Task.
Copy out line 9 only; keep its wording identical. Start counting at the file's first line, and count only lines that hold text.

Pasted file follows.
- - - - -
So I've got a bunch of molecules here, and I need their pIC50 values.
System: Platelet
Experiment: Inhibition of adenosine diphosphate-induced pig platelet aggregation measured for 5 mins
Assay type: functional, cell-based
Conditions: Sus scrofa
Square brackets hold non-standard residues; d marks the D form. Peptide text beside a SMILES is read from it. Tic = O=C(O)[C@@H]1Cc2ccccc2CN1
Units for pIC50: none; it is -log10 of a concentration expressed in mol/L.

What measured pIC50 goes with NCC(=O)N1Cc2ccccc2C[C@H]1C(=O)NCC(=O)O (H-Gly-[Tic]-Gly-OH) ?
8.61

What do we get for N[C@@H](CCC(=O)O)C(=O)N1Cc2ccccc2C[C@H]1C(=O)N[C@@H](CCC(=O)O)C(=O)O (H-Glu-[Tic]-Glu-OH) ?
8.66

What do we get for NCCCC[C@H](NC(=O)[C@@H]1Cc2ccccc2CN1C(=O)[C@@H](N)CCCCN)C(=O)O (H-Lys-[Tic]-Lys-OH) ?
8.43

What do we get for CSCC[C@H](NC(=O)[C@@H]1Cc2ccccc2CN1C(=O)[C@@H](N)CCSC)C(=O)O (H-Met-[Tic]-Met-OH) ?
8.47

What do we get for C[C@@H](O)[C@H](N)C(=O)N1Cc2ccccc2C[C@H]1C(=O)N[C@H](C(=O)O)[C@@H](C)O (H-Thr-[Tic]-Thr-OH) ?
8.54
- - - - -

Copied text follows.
8.61